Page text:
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GOP senator directs a provocative 'prayer' at Obama

Praying for the president is one thing. What Sen. David Perdue (R-Ga) said this morning is something else.
Republican candidate for U.S. Senate David Perdue speaks at a campaign stop one day before the mid-term elections on Nov. 3, 2014 in Atlanta, Ga.
Republican candidate for U.S. Senate David Perdue speaks at a campaign stop one day before the mid-term elections on Nov. 3, 2014 in Atlanta, Ga.
When most people think of prayers, they probably think of believers appealing to God for something inherently positive: peace, the health of loved ones, personal strength in the face of adversity, etc. In the Abrahamic tradition, however, there are also "imprecatory" prayers: appeals to God to do bad things to people you don't like.
The subject came up this morning when Sen. David Perdue (R-Ga.) spoke to a group of far-right evangelicals, gathered in D.C. for one of the year's biggest religious right gatherings. Politico reported:

"You know, I think we are called to pray. We are called to pray for our country, for our leaders, and yes, even our president," Perdue said during the Faith & Freedom Coalition's Road to the Majority conference in Washington. "You know, in his role as president, I think we should pray for Barack Obama." But not just any prayer, he suggested, telling attendees that "we need to be very specific about how we pray."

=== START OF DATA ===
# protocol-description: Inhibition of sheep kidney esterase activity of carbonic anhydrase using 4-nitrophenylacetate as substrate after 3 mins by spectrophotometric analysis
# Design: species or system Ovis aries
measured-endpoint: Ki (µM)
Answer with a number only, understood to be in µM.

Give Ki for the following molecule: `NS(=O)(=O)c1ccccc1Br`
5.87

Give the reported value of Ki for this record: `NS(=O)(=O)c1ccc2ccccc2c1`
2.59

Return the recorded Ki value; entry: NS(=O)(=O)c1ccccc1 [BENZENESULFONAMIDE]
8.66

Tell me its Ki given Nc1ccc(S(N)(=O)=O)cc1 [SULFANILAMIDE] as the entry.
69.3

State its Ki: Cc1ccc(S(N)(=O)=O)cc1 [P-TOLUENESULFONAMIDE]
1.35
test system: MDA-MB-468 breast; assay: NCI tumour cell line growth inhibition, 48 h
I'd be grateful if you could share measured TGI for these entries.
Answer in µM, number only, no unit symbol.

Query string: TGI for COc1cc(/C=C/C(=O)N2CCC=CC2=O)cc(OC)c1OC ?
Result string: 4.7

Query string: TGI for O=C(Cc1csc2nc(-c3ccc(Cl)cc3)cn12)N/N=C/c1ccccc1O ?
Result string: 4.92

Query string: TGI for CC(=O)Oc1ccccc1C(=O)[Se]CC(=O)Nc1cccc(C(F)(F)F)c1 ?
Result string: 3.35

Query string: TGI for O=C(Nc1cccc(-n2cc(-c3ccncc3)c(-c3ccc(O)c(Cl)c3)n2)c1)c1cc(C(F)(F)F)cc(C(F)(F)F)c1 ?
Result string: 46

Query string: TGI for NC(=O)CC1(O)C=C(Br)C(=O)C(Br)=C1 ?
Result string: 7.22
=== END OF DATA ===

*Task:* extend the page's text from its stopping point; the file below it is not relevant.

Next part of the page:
As the audience laughed and applauded, the Republican senator told attendees, "We should pray like Psalms 109:8 says. It says, 'Let his days be few, and let another have his office.'"
If you're inclined to give Perdue the benefit of the doubt, one might take his words at face value, and assume "let his days be few" referred to the president's remaining days in office before the end of his term, not his death.
But the GOP lawmaker specifically referenced Psalms 109 -- which has been popular with anti-Obama extremists since 2009 -- and it's worth knowing exactly what prayer Perdue was talking about.
Exact translations vary, of course, but Psalms 109 is intended as something of a curse. Bible Gateway has this version online:

"May his days be few; may another take his place of leadership. "May his children be fatherless and his wife a widow. "May his children be wandering beggars; may they be driven[a] from their ruined homes. "May a creditor seize all he has; may strangers plunder the fruits of his labor. "May no one extend kindness to him or take pity on his fatherless children. "May his descendants be cut off, their names blotted out from the next generation. "May the iniquity of his fathers be remembered before the Lord; may the sin of his mother never be blotted out."

"Turn the other cheek" it isn't. Look up "imprecatory prayers" on Google, and Psalms 109 is one of the first things that comes up.
It's entirely possible that David Perdue -- or whoever wrote his speech -- doesn't know that. Maybe the senator doesn't understand what an imprecatory prayer is. Perhaps when he said this morning, "We should pray like Psalms 109:8 says," he had no idea just how provocative a Scriptural reference he was making.
Indeed, the Georgia Republican's office told reporters after the speech that Perdue "in no way wishes harm towards our president."
I assume that's true. But that doesn't make the senator's comments any less problematic.
Senate Minority Leader Harry Reid's (D-Nev.) communications director, Kristen Orthman, said in a statement soon after Perdue's remarks, "If Republicans are still wondering why Donald Trump is their nominee, look no further than today's Faith and Freedom conference where a sitting Republican Senator left the impression he was praying for the death of President Obama and then the Republican Leader followed him on stage and did not condemn him."